I’ve decided to answer a personal question in this week’s Readers’ Mailbag, about how my relationships with others changed as I went from being a very conservative evangelical Christian to becoming an agnostic/atheist. QUESTION Would you be willing to elaborate on how your changing views affected your relationships with friends and family and how people reacted to your changing perspective? Thanks so much! RESPONSE As it turns out, in my case, the biggest “problem” for my relationships with family and friends was not so much when I became an agnostic, over twenty years ago now, but when I left the evangelical beliefs I had held as a young adult to become a “liberal” Christian with critical views of the Bible, the historical Jesus, and the development of early Christian theology. For some years, from the time I had become a “born-again” Christian when I was fifteen up through the years I was at Moody Bible Institute and then Wheaton College, and even my first year in a Masters of Divinity program, I had been a [...]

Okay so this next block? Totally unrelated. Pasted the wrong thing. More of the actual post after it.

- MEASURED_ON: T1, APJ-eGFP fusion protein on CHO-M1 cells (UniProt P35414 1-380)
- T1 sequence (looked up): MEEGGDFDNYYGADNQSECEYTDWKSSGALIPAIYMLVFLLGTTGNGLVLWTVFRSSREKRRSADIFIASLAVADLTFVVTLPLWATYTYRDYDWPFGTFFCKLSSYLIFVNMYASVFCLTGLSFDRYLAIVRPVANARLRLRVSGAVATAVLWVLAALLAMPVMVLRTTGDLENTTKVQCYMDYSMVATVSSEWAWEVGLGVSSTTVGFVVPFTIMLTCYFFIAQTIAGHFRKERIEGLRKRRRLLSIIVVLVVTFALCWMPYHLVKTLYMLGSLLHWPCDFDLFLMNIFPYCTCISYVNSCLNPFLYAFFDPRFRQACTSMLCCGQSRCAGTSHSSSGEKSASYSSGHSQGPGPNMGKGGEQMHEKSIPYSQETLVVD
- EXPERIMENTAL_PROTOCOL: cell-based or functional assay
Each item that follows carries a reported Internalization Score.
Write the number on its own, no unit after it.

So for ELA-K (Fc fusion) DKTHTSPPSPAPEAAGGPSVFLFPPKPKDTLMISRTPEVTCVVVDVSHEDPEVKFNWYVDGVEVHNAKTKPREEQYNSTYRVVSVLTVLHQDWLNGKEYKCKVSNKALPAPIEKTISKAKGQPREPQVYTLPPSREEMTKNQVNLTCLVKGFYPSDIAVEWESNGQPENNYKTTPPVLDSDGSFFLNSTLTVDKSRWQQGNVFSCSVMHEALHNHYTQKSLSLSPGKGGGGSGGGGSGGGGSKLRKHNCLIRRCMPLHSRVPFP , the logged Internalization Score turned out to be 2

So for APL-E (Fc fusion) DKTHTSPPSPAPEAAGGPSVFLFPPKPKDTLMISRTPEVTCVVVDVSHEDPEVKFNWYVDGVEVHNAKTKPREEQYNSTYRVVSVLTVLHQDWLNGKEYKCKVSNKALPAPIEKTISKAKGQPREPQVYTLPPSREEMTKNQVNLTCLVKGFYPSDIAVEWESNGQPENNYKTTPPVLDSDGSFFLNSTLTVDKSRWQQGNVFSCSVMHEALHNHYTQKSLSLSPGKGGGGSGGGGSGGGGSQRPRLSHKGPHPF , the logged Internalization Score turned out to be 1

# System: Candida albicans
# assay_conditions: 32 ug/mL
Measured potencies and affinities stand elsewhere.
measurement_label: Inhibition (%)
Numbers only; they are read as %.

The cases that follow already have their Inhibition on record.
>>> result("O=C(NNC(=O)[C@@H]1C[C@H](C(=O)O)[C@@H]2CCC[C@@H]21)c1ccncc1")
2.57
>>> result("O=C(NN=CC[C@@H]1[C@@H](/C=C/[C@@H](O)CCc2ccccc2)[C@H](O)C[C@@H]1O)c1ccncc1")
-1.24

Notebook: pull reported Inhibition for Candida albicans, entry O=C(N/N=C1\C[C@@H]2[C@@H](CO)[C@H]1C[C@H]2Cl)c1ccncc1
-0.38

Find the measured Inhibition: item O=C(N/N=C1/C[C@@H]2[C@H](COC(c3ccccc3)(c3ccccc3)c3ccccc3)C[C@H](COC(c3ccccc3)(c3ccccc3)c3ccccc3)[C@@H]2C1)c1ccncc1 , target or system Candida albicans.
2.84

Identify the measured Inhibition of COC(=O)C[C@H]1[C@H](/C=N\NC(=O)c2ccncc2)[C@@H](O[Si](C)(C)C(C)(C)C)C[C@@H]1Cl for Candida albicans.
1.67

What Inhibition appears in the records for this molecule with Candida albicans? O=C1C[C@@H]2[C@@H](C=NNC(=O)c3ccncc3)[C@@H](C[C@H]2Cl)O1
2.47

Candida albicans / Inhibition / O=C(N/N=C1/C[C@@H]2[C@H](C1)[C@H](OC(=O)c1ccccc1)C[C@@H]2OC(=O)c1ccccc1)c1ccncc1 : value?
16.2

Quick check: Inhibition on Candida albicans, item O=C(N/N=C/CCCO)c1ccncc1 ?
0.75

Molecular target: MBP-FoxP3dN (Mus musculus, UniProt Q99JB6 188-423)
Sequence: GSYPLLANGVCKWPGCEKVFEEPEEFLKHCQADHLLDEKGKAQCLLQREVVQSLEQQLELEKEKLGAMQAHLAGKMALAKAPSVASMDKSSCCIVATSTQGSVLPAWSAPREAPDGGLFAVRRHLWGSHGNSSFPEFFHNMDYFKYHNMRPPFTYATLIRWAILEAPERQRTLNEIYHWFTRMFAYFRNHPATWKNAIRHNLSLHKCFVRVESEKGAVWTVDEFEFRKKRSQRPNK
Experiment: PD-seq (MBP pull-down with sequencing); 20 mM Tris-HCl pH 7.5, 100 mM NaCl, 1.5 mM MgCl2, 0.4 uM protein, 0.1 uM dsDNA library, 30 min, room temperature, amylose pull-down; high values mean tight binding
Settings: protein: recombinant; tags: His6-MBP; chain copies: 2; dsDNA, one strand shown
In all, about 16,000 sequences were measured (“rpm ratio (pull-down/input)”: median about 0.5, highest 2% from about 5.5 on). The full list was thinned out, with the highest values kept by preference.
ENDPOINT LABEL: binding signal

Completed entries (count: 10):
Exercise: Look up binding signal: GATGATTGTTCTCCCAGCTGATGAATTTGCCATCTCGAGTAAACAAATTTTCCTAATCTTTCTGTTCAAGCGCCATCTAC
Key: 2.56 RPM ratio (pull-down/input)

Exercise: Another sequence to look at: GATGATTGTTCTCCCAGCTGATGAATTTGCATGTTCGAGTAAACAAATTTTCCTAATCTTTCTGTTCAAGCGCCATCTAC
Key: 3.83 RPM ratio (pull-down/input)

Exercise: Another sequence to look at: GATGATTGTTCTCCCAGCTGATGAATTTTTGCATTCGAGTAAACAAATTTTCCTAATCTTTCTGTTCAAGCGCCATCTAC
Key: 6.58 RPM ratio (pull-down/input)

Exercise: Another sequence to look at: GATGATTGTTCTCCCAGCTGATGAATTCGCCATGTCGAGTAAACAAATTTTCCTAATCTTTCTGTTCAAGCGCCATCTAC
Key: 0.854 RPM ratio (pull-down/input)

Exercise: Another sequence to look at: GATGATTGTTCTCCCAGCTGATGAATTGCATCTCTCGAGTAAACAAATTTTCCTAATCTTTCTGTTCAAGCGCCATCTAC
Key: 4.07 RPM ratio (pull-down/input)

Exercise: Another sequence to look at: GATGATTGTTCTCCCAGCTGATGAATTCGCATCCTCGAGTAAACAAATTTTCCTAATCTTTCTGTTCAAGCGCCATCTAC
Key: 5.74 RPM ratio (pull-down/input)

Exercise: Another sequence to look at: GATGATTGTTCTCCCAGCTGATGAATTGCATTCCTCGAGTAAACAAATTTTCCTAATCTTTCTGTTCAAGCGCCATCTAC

2022-06-02T17:30:51-04:00September 17th, 2017|Bart’s Biography, Public Forum, Reflections and Ruminations|

My Favorite Anecdote about Jesus and the Afterlife: Teeth Will Be Provided!